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Culture Reviews
News from Helsinki: LCMDF & Kira Lao
By Martin Richardson
Finnish music is not generally noted for its sunny side - making LCMDF possibly the least Finnish band ever to emerge from Helsinki. If Moscow audiences are familiar with the flamboyantly OTT operatic metal of Nightwish or the lo-fi indie of bands like Husky Rescue, an onslaught of shouty bubble gum pop from a vivacious pair of sisters came as something of a shock to the system. Far from the crystalline sounds of the frozen north, or the quirky ruminations of a society on the fringes of Europe's cultural mainstream, this was an all-out, in-yer-face assault of summery vibes. British readers of a certain age may recall the annual Radio 1 Roadshows, bringing a couple a big name broadcasters to seaside towns with an agenda to disperse perky pop music to fun-starved provincial audiences: LCMDF would have fitted that bill perfectly.

The music is mostly a blast of mouthy rap, hollered out over bombastic synth sequences, with lyrics about everything and nothing, in the finest pop traditions. Unkind critics might hear echoes of the notorious Spice Girls, although without the polished sheen of mass production; a more generous view might evoke rising Russian girl duo Obe Dve, fellow members of the vanguard of socially acceptable pop for people past school age. And yet there is also evidence of musicality in the mix - during one of the few less frenetic moments of a high-energy set, the two sisters close harmonize with real skill, albeit briefly.

Otherwise, though, it's up-and-at-'em stuff, with vocalist Emma Kempainnen taking every opportunity to leave the small stage in China Town and mingle with a crowd which was slightly too hipster-ish to be seen dancing. And on-stage energy was not without its pitfalls: barely halfway through the opening number a flailing mic stand took out one of the spotlights. "It's my first time in Russia, and I've broken something already," Emma mused.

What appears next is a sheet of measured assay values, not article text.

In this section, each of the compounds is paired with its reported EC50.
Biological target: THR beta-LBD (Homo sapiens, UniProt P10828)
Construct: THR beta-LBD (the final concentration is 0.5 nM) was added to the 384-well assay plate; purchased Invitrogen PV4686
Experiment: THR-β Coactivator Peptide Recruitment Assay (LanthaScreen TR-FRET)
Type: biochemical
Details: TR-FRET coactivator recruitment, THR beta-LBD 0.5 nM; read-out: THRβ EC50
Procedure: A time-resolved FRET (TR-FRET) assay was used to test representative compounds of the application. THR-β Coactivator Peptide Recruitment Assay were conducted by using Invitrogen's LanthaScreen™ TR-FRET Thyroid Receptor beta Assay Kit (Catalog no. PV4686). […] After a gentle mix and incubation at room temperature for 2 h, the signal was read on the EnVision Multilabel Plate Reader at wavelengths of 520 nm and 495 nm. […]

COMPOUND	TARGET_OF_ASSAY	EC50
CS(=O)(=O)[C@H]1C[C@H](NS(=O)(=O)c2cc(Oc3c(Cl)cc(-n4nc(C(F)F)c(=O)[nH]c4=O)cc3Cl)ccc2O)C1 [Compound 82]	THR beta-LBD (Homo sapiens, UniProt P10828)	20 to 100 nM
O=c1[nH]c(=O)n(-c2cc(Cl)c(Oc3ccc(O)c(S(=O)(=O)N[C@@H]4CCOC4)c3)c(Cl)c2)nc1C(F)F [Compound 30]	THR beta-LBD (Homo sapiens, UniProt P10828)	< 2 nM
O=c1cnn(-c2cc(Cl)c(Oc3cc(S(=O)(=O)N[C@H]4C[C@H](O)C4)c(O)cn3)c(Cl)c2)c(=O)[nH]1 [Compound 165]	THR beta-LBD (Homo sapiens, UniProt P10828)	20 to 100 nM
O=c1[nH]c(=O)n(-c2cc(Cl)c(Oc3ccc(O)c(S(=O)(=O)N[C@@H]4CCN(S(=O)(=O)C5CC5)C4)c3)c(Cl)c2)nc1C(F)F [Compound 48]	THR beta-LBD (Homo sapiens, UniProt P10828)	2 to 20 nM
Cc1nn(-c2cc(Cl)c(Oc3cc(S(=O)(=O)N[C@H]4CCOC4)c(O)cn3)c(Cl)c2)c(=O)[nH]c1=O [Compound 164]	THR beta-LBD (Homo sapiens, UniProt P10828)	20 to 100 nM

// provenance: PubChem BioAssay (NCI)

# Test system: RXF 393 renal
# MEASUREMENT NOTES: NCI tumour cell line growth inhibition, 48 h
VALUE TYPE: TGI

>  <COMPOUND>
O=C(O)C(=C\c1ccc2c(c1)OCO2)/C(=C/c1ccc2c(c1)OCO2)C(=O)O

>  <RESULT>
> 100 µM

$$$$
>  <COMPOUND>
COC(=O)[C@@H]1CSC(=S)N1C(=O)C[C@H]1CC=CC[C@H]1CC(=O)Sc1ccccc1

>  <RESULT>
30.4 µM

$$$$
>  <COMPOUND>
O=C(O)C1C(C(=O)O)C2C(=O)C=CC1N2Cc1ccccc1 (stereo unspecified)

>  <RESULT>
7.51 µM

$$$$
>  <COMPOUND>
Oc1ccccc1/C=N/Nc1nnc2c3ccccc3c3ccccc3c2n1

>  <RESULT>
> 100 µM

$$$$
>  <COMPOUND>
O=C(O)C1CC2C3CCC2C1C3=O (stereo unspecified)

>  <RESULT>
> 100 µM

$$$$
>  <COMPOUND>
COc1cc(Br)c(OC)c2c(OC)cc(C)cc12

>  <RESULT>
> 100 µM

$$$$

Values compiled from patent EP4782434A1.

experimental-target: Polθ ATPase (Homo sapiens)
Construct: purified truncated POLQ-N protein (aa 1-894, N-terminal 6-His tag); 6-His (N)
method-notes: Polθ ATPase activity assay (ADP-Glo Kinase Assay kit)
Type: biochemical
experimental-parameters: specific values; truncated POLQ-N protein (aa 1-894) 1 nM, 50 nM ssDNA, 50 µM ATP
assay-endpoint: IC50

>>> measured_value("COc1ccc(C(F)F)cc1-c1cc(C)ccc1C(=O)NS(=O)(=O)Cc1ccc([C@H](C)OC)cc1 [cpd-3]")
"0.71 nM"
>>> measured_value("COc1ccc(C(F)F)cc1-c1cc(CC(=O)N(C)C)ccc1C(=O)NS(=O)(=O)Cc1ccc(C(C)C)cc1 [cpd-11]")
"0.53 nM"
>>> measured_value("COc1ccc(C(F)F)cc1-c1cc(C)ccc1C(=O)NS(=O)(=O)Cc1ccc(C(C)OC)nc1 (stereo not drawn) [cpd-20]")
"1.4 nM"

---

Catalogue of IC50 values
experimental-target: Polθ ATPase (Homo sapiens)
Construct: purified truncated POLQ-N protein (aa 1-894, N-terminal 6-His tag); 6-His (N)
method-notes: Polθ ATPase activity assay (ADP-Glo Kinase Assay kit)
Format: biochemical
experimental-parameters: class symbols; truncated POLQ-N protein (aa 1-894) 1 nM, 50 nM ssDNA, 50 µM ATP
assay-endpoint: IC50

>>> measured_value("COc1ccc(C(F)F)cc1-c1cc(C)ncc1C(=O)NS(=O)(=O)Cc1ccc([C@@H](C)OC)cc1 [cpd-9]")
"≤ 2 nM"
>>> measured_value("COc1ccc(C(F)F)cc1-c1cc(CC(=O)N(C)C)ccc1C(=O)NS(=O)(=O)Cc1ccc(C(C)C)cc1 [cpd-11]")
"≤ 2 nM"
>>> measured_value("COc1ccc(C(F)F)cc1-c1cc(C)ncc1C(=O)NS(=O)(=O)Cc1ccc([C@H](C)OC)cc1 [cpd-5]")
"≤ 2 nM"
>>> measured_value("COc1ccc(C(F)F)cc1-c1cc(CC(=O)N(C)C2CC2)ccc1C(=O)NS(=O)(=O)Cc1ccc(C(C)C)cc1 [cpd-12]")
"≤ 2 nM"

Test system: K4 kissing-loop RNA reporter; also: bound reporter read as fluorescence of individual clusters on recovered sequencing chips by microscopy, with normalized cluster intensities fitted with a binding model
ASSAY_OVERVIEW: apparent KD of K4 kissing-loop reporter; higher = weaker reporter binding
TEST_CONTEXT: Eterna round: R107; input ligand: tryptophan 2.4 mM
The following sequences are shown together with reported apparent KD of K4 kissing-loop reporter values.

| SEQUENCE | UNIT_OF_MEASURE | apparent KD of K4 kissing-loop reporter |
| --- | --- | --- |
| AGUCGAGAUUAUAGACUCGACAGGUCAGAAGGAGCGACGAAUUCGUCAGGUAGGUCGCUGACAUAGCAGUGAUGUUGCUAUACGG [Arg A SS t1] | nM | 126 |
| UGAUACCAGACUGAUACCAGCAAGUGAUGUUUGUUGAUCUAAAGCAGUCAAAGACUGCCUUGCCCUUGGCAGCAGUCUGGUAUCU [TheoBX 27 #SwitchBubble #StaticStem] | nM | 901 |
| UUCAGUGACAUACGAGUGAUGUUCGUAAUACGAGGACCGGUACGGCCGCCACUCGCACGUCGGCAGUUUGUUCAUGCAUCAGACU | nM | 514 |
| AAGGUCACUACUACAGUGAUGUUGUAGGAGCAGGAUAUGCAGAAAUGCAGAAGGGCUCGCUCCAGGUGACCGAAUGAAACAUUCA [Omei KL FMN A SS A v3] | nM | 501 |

Not only did LCMDF offer a stark contrast with many of the other artists brought here in the on-going "News from Helsinki" concert series, they also offered a stark contrast with Russian support act Kira Lao. The elfin vocalist has garnered a growing underground reputation after winning last year's Indyushata prize and earning high prize from influential local critic Artemy Troitsky. Meanwhile, over the course of the past year, her music has changed in emphasis, with her initial dark folk steadily making way for a heavier, rockier sound.

Naturally, 'rockier' is a rather relative term: the presence of a cello and a gusli (a Russian folk instrument similar to a zither) on stage is testament to a broadranging palette. But if Kira Lao's concert performances of a year ago were rather reflective, delicate affairs, the Dec. 2011 model is louder and more abrasive then before. Throw a few torch songs into the mix "Drunk Tango with a misanthrope", "Not your cup of tears" and the closest thing to a political statement of the evening, "He was a woman", introduced with an explanation that while "most people are protesting against Putin, we're protesting against guys who act like girls". For the moment, however, Kira Lao still seems to be better served by the recording studio than the live stage. Problems with the mix affected the start of the set, and while Kira herself is a powerful vocalist she still seems slightly awkward on stage at times. But there are already ample signs that the music deserves the buzz growing up around it.

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